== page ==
As for the pupils themselves, we have evidence from numerous school strikes around the world that children’s education suffers when their schooling is interrupted. There is an active debate in academia over whether long summer breaks set back the learning of all students, or only that of those who were already disadvantaged. Either way, a break in schooling of six months or more seems likely to put a serious dent in the skills of many, permanently damaging their chances of flourishing.

Schools are trying to provide resources to help children maintain their momentum, but it is self-evident that some of these distance-learning offerings are much weaker than others. None of them can entirely deliver what young children need.

Reversing lockdown is a perilous moment. If it is bungled, and the virus springs back, we risk combining the health costs of openness with the social costs of lockdown. But we cannot sacrifice our children’s education indefinitely, purely to benefit their elders.

The problem of reopening schools has become central to the pandemic response. It requires wisdom, diplomacy and close attention. So far, the British government has displayed none of those qualities.

Written for and first published in the Financial Times on 12 June 2020. (The original is free to read and packed with links to original sources.)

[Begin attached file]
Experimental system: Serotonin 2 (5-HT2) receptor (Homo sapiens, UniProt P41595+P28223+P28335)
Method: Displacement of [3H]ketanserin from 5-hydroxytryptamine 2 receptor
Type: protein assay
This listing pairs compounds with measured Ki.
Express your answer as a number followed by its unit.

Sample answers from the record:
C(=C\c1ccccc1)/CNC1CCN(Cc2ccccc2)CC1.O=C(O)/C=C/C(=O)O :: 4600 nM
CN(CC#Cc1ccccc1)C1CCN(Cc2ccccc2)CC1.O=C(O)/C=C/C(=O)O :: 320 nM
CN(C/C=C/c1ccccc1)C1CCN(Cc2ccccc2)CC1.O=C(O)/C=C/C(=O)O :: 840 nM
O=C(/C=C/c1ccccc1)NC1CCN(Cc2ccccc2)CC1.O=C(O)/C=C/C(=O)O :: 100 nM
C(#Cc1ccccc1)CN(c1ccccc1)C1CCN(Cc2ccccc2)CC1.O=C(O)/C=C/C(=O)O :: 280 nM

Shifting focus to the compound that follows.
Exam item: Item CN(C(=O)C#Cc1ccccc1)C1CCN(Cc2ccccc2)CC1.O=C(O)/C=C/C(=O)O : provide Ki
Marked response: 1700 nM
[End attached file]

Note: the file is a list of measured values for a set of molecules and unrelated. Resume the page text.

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The pros and cons of libertarian lockdowns – or “don’t be a dickhead”

In March, an employee of a Melbourne bank was sacked after the bank concluded they had falsely claimed to be infected with coronavirus, triggering alarm for everyone working in the same building. The hands-off response of the local police chief: “It’s not against the law to be a dickhead”.

For weeks, much of the world has been locked down in an attempt to suppress the spread of the virus. The severity of the rules, and the relentlessness with which they have been enforced, has varied from place to place, but the broad theme has been the same: the rules are wide, restrictive and legally binding. Flout them and you will be punished: so it is “against the law to be a dickhead”.

It is easy to lose sight of an alternative approach: a libertarian lockdown. If you want to open a nightclub, rub shoulders in a choir, or offer to shake hands with everyone you meet in a hospital: “It’s not against the law to be a dickhead”. The sanctions will be social or commercial, not legal.

Before considering the objections to this idea — and there are plenty — take a moment to consider its appeal. First, freedom is valuable. To make something punishable by the power of the state is not a step to be taken lightly.

Second, most people try to do the right thing. We are social animals: we look out for each other, especially in a crisis, and we also fear being ostracised. In the UK, the vast majority of people complied with the lockdown, and not because they expected the police to come knocking.

Still, we do not rely on peer pressure as a substitute for making murder illegal. When life and death are on the line, laws and punishments are reasonable.